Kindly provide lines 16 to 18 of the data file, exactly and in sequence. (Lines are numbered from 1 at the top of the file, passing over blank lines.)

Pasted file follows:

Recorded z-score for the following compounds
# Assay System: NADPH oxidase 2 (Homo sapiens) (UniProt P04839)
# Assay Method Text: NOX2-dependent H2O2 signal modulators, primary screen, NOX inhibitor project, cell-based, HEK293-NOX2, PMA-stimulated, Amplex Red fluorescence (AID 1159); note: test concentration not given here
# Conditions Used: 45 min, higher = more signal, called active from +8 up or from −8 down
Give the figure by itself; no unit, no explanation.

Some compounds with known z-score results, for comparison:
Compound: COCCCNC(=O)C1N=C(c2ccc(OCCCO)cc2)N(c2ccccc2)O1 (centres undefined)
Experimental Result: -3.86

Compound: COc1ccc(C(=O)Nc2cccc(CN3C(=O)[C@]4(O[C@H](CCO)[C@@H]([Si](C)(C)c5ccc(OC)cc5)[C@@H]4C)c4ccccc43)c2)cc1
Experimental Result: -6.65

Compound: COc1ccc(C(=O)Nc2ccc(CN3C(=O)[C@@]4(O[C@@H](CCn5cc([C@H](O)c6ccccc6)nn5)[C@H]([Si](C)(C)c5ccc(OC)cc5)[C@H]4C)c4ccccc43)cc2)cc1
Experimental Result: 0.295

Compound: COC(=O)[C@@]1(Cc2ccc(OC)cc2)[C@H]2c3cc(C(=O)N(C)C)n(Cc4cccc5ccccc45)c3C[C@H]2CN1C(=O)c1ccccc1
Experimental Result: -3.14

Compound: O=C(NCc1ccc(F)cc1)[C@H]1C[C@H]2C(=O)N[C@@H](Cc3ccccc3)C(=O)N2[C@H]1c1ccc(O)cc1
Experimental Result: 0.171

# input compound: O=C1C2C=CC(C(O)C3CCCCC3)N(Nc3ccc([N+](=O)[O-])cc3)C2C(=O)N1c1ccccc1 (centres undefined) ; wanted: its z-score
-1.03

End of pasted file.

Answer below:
Experimental Result: 0.171

# input compound: O=C1C2C=CC(C(O)C3CCCCC3)N(Nc3ccc([N+](=O)[O-])cc3)C2C(=O)N1c1ccccc1 (centres undefined) ; wanted: its z-score
-1.03